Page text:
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Undergraduate Minor

The subject of law as a field worthy of study is widely acknowledged at The University of Tulsa but until now has been accessible mainly to J.D. and LL.M. students who pursue a professional degree in the College of Law or to undergraduates who take courses that include legal subject matter but typically are ancillary to a chosen concentration in the humanities or business. The law is much more than either of these applications. Instead, it provides a way to think through a different intellectual lens about the evolution of society and the problems that threaten fairness, justice and inclusiveness in society.

Students learn fundamentals, applications and policy dimensions of law, as part of their larger TU experience in the liberal arts, and may also make use of the minor as a preparation for law school. A number of students who have taken our minor have gone on to law school at TU or elsewhere.

Bulletin/Course Catalog

The undergraduate Law, Policy and Social Justice Minor at The University of Tulsa College of Law has the general aim of making the law a centerpiece for an interdisciplinary inquiry into the diverse ways in which cultures-notably, but not exclusively, American society-have sought to achieve order and justice through appeals to recognized authority.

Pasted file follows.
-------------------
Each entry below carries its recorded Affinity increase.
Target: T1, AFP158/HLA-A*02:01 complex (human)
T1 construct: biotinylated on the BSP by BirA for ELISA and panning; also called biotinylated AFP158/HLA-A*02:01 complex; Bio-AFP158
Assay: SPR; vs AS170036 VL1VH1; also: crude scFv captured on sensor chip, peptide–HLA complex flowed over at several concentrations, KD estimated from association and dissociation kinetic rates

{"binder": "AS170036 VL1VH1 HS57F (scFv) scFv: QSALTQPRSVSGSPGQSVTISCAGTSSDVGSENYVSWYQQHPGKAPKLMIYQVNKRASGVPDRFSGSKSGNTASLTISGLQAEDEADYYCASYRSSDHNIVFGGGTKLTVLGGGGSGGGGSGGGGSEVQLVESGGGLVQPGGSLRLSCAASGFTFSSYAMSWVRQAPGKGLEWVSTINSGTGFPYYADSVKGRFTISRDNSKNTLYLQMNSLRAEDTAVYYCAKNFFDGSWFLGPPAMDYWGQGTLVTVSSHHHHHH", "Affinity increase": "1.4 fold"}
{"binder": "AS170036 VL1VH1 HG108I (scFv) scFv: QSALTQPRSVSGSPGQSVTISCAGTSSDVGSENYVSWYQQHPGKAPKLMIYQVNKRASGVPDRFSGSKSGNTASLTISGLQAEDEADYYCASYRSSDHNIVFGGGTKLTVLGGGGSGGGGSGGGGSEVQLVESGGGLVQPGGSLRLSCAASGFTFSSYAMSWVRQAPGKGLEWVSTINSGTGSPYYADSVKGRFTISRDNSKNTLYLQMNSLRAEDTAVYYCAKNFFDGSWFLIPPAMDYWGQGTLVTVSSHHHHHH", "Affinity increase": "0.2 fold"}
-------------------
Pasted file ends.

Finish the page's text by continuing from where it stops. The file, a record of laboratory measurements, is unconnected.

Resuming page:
The Law, Policy and Social Justice Minor enables students to explore law as a diverse human effort to achieve collective order without sacrificing individuality or the freedoms of discrete and insular minorities. The use of law as an instrument of policy for effecting change and improvement in human societies is examined in historical and present-day contexts, and in descriptive and normative modes of inquiry. Areas that students may pursue through coursework in the minor include, for example, morality, responsibility, theories of punishment, the American legal system, international law, legal and political philosophy, literature, sports, the death penalty, sex crimes, climate and the environment, copyrights and intellectual property, and the internet as a space both for self-expression and for piracy and other controversial activities.